The closure of LA Fitness and the changes in COVID change the landscape of Evanston Health Club

With the closure of Evanston LA Fitness in mid-April and the changes that occurred during the COVID-19 pandemic, there has been a change in the climate of Evanston Health.

The closing of LA Fitness last month is another piece of the puzzle in downtown Evanston. Authorities are considering funding a study on how to revitalize the city’s business districts. credit: Bob Seidenberg

The city’s economic development manager, Paul Zalmezak, who spoke with the LA Fitness Club’s corporate office when the closure was announced, said the company made the decision based on low sales of new memberships and the high cost of doing business in Evanston. . He said the space vacated by the club is about 58,000 square feet and costs the club more than $ 2 million to rent each year. With a drop in membership from about 5,000 to 3,500, the club was unable to cover its expenses.

“There have been interesting community efforts to get the company to keep Evanston’s location open,” Zalemezak said. “Alderman [Clare] Kelly spoke to LA Fitness’s corporate office, asking them what it would take. The corporation has decided not to do so. “

Zalmezak said the loss of the health club was significant for many living in downtown Evanston. Silver Sneakers, a training program for seniors paid for by Medicare, was hosted at Evanston by LA Fitness. “We reached out to other gyms [about hosting the program]but some are too small to accept Silver Sneakers and are not available at the Evanston Athletic Club. ”

Evanston Athletic Club instructor Cynthia Narcissus (on stage) demonstrated to enthusiastic students in her Hula Hoop Core Challenge class.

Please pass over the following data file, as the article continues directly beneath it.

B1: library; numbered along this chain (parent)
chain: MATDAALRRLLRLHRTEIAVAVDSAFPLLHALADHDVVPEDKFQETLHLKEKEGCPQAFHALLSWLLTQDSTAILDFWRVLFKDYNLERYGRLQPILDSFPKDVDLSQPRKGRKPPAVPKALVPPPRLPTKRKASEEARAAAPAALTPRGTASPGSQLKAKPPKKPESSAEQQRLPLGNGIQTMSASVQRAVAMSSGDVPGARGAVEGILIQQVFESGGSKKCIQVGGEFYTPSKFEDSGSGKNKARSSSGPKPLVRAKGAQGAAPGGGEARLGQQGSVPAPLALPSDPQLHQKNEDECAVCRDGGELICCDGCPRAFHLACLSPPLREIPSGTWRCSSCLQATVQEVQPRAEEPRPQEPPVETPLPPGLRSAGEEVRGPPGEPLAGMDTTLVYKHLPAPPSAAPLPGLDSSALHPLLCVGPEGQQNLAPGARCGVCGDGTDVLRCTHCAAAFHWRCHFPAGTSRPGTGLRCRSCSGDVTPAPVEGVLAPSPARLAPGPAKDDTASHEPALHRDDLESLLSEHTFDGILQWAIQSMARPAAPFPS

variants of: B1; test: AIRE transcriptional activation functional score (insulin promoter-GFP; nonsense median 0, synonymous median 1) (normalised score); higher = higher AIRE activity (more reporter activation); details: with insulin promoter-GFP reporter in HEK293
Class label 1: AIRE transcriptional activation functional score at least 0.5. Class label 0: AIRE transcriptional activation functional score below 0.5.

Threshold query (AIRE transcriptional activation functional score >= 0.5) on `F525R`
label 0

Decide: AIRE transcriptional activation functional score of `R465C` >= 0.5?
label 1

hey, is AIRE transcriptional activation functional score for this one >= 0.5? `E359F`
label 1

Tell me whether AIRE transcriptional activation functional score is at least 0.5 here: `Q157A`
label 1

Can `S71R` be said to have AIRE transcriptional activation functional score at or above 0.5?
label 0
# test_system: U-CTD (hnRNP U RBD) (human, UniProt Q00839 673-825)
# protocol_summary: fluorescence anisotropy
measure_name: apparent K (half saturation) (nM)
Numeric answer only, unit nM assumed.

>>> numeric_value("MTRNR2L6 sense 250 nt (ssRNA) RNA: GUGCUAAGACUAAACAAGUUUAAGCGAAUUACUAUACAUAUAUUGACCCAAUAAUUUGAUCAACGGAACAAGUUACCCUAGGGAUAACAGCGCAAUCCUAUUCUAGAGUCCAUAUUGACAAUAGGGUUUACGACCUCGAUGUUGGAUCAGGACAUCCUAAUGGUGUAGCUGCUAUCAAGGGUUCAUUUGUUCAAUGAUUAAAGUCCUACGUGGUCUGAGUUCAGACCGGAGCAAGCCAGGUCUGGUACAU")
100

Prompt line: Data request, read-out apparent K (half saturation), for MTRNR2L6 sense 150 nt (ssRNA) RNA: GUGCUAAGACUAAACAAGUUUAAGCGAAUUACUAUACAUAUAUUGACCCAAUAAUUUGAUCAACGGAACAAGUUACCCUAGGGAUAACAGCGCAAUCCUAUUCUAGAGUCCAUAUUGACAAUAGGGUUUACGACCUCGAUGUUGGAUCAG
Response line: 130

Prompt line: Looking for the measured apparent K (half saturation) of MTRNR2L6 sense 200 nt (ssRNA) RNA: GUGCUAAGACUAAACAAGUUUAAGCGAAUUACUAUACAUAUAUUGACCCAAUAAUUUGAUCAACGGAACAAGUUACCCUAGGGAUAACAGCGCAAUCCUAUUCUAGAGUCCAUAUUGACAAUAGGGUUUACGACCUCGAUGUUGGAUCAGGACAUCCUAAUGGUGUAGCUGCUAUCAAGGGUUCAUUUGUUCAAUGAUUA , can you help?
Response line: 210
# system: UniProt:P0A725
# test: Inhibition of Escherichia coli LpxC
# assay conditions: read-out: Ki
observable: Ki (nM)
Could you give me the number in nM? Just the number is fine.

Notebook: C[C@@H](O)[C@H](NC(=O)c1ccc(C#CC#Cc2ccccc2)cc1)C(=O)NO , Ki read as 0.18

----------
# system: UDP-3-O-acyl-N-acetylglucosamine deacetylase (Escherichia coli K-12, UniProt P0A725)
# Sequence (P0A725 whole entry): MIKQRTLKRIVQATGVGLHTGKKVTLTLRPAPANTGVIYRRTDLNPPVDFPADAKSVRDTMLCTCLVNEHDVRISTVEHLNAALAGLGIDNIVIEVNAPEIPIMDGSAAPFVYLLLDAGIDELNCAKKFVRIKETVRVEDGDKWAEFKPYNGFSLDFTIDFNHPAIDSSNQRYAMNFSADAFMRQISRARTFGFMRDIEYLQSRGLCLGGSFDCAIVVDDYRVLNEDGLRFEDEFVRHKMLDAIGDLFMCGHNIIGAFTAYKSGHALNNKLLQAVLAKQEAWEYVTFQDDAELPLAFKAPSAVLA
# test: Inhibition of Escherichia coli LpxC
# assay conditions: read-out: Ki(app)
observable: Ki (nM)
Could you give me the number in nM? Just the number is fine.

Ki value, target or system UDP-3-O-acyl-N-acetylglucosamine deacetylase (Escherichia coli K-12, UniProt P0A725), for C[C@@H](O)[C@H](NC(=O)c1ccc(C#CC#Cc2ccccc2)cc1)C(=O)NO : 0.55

Will Roberts, customer service manager at the Evanston Athletic Club, 1723 Benson Ave., said the number of members was increasing. “We’ve had a lot of growth lately because of the shutdown of LA Fitness,” Roberts said. “Our business as a whole has grown by about 50% in terms of traffic, membership sales, inquiries.”

Izzy Liebman, owner of TruFit, a private personal training studio at 610 Davis St. at the Evanston Center, said some of the coaches who lost their jobs at LA Fitness came to work for TruFit and that the studio’s offerings have changed in a number of ways.

“Everyone went online, trained at Zoom, and that seems to be the case for now. And now we have clients who live in different countries. That will remain, “Liebman said. “We also found that we don’t have to work shifts that we worked before and after [9-5] working hours. It wasn’t a healthy way to run my business, but my clients started working from home and it could take an hour. ”

Liebman said that for trainees, the new model after COVID allows for a healthier workout: “Trainers are much better at TruFit than at LA Fitness, trainers can set their own hours and pace, they train the way they want to. good and make more money. “

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